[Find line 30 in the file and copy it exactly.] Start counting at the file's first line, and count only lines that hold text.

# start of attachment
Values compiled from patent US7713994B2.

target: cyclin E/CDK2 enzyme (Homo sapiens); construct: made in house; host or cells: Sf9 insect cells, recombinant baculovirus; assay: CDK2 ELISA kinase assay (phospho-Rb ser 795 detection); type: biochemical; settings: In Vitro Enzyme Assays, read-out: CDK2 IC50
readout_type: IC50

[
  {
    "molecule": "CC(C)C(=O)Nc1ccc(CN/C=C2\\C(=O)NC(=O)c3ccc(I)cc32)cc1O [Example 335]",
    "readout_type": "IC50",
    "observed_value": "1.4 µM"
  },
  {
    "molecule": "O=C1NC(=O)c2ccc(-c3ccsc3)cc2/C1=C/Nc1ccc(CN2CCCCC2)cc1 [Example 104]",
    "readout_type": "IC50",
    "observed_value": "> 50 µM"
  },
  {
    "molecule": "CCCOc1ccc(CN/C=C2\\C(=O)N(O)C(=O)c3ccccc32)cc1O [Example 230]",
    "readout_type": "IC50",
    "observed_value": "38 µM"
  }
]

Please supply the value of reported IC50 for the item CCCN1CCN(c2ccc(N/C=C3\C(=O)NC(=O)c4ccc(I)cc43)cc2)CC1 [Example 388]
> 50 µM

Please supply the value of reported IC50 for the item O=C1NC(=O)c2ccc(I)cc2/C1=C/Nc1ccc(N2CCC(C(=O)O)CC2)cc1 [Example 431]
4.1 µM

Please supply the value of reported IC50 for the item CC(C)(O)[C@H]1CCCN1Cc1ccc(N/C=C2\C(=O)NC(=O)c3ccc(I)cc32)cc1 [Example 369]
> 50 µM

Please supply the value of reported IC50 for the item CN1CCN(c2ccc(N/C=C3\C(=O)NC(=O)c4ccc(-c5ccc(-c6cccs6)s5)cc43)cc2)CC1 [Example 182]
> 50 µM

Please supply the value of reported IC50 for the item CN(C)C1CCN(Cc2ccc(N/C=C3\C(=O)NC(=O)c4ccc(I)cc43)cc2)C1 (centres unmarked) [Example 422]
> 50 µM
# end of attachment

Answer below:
> 50 µM